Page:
Page:Condor6(4).djvu/23

This page needs to be proofread.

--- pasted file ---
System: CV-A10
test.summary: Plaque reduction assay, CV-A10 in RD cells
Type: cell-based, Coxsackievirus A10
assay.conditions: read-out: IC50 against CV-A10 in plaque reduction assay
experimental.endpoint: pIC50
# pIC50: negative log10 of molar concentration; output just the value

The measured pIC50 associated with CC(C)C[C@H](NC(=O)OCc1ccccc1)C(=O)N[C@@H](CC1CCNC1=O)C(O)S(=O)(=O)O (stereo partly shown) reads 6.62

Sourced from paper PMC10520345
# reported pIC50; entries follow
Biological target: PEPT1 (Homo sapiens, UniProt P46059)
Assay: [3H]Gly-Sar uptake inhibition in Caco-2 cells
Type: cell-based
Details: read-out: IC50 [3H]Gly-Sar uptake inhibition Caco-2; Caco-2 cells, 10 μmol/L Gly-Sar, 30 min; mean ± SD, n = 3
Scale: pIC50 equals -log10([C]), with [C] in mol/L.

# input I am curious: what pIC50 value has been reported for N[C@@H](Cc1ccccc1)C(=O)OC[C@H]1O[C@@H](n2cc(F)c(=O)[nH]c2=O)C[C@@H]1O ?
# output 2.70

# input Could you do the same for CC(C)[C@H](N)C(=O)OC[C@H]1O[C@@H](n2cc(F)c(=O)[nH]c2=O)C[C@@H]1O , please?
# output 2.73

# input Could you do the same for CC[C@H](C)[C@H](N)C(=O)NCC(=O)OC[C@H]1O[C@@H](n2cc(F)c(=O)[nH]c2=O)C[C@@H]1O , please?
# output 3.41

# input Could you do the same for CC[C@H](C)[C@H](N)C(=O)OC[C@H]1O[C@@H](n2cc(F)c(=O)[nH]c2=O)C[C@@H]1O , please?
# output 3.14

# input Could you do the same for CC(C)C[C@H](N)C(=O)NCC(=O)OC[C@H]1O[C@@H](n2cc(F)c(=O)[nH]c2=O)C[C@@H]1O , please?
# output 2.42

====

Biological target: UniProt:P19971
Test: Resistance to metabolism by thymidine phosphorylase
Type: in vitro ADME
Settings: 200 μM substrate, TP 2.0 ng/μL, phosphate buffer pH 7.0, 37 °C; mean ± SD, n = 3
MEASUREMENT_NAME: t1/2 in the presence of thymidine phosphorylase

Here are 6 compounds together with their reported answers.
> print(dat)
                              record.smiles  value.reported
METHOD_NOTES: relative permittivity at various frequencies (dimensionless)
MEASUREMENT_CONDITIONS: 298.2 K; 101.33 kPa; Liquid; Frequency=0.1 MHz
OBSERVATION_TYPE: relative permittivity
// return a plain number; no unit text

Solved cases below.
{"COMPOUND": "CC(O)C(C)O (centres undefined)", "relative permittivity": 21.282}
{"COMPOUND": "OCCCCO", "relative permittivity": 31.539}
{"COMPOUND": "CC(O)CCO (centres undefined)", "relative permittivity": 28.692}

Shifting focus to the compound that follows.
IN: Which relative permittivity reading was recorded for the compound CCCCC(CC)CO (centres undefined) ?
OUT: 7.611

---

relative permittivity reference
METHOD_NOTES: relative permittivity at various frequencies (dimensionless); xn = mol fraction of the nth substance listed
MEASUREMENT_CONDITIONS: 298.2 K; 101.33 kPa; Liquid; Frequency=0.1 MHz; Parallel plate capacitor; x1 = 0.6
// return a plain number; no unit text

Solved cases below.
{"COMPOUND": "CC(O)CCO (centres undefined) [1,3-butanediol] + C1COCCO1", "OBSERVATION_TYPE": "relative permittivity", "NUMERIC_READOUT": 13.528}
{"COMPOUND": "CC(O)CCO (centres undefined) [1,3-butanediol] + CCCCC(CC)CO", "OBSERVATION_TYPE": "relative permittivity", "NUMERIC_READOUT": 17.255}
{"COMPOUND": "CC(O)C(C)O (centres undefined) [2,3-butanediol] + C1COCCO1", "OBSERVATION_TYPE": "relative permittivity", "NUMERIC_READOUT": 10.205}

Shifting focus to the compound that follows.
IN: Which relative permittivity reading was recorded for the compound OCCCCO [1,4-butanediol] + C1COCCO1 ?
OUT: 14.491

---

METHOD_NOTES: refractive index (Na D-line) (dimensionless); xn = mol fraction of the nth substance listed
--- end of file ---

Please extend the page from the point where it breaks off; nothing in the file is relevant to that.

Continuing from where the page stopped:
xo6 THE CONDOR VoL. VI Hylocichla ustulata. Russet-backed Thrush. The song of this bird was heard among the leafless willows at Caleb, June 13, at dusk which is the favorite hour for its concerts. An hour was spent in vain effort to stalk this wary fellow in order to make the identification absolute. The failure was most unfortunate as the song and call note were both slightly different from that of this species in Berkeley. Merula m. propinqua. Western Robin. This was one of the first species noted May 24. In full song song at The Dalles about the yards in town. May 25, Cherry Creek hill--"Robins have been common all along the road; they are probabably nesting already." May 30, Bridge Creek--"A nest was observed in low bush by roadside; contained four large young. It was so near the road as to enable one to look into it easily from the saddle without turning from his coume." These birds were quite plentiful in the sage of Bridge Creek, where they fed upon a small caterpillar found there. We observed them at all points on the road and in all sorts of country up to the pine belt at Spanish Gulch. At the Cove they were observed feeding on cicadas on dry hillsides. Sialia m. occidentalis. Western Bluebird. This species was abundant in flocks with large young among the pines above the Lower Basin . June 27. Sialia arcfica. Mountain Bluebird. A single specimen was observed at Currant Creek hill on May 29, and one other at base of the fossil beds on Bridge Creek, June 3. Berkeley, California. Nesting Habits of the Caracara ADOLPH E. SCHUTZE HE taratara, (Polyborus cheriway) is an 'abundant bird throughout southeast Texas. Since it came under my observation, about five years ago, I have paid considerable attention to its nesting habits and food. It has been my good fortune in recent years annually to make extensive trips into the surround- ing country, namely Travis, Bastrop and Caldwell counties, thus enabling me to become quite familiar with the general habits of the bird. This peculiar creature possesses both the characteristics of a hawk and vulture, but is more frequently seen in company with the latter. Its flight resembles that of neither hawk nor vulture, but is very straight and rapid and I am inclined to believe that it will often go many miles for its food. On a hot summer's day it can sometimes be seen cir- cling high overhead after the manner of a hawk. In central Texas it is also abundant, and is met with everywhere in open country, especially in chaparral and mesquite regions where food abounds and is easy to secure. The prairies which comprise vast areas of this great state are ,cov- ered in most parts by a dwarf growth of mesquite, and distributed among these are elm, oak and hackberry trees of normal height, which afford good nesting places. I have found them breeding in heavy timbered creek bottoms, but on few occasions. Its food consists of a vast amount of carrion, lizards, small snakes, various rodents and the cotton-tail rabbit. This rabbit is abundant throughout the chap- arral regions of the state, and I can safely say that it forms about one-half the diet of this bird. Occasionally the remains of a rabbit is found in the bird's nest. I have often seen it in company with vultures while feeding on carrion, and on sever-